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Understanding Inflation: Implications for Monetary Policy

  • Stephen G. Cecchetti
  • Erica L. Groshen

This paper discusses how optimal monetary policy is affected by differences in the combination of shocks an economy experiences and the rigidities it exhibits. Without both nominal rigidities and economic shocks, monetary policy would be irrelevant. Recognizing this, policymakers increasingly incorporate the understanding gained from new research on rigidities and shocks into both their policy actions and the design of monetary institutions. Specifically, shocks can be predominantly real, affecting relative prices, or primarily nominal, moving the general price level. They may also be big or small, frequent or rare. Similarly, some nominal rigidities are symmetrical, affecting both upward and downward movements equally, while others are asymmetrical, restricting decreases more than increases. After reviewing major trends in the conduct of monetary policy, we describe how the growing theoretical and empirical literature on shocks and rigidities informs three crucial dimensions of monetary policymaking. First, we discuss why trimmed means provide the best measure of core inflation. Second, we outline how rigidities impede policymakers' ability to control inflation. And third, we describe how alternative shock/rigidity combinations create inflation's grease (whereby it improves economic efficiency by speeding adjustment) and sand effects (whereby it distorts price signals) with their contrasting implications for the optimal level of inflation. We conclude by considering some key implications for monetary policy.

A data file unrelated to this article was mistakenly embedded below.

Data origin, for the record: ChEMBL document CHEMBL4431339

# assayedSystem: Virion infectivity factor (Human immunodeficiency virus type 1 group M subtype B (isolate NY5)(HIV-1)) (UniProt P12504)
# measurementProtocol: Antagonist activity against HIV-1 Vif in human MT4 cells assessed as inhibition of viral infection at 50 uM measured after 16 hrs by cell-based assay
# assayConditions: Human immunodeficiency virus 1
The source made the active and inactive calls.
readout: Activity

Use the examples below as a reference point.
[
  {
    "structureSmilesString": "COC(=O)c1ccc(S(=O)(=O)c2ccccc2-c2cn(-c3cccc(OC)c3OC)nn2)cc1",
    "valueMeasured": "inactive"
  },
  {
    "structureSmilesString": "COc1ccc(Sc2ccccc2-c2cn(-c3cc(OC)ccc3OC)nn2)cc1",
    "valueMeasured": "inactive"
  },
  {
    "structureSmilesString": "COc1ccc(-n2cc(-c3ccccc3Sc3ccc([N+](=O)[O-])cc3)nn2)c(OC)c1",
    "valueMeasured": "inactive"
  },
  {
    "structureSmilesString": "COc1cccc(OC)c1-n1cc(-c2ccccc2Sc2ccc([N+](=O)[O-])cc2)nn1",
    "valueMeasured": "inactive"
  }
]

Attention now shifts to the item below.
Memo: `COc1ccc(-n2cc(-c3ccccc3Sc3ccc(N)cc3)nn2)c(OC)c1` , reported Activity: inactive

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Paper provided by National Bureau of Economic Research, Inc in its series NBER Working Papers with number 7482.

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Date of creation: Jan 2000
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Publication status: published as Dreze, Jacques H. (ed.) Advances in Macroeconomics, Proceedings of the Twelfth World Congress of the International Economic Association. London: Macmillan, Ltd., 2001.
Handle: RePEc:nbr:nberwo:7482
Note: ME
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  1. Michael F. Bryan & Stephen G. Cecchetti & Rodney L. Wiggins II, 1997. "Efficient Inflation Estimation," NBER Working Papers 6183, National Bureau of Economic Research, Inc.
  2. David Card & Dean Hyslop, 1995. "Does Inflation 'Grease the Wheels of the Labor Market'?," Working Papers 735, Princeton University, Department of Economics, Industrial Relations Section..
  3. Friedman, Milton, 1977. "Nobel Lecture: Inflation and Unemployment," Journal of Political Economy, University of Chicago Press, vol. 85(3), pages 451-72, June.
  4. Sheshinski, Eytan & Weiss, Yoram, 1977. "Inflation and Costs of Price Adjustment," Review of Economic Studies, Wiley Blackwell, vol. 44(2), pages 287-303, June.
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